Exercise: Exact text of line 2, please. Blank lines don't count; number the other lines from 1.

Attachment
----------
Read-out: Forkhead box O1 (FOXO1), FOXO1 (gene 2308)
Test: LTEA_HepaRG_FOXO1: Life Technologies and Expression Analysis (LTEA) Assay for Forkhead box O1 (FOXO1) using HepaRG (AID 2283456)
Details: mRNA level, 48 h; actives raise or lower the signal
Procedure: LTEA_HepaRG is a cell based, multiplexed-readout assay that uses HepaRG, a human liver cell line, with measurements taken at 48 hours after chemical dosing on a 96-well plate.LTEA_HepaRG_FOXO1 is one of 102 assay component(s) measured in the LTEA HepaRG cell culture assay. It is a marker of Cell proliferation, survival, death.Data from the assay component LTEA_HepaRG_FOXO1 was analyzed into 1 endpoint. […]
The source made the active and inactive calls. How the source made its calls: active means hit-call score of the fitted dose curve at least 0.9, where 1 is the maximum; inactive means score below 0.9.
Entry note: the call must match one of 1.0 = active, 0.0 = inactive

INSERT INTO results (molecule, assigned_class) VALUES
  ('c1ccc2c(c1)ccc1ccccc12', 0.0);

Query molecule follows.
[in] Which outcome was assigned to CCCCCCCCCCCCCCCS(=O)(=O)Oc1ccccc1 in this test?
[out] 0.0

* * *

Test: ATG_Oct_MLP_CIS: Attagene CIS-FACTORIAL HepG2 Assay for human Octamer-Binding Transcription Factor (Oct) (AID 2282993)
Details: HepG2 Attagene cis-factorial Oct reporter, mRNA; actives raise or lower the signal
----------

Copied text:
Test: LTEA_HepaRG_FOXO1: Life Technologies and Expression Analysis (LTEA) Assay for Forkhead box O1 (FOXO1) using HepaRG (AID 2283456)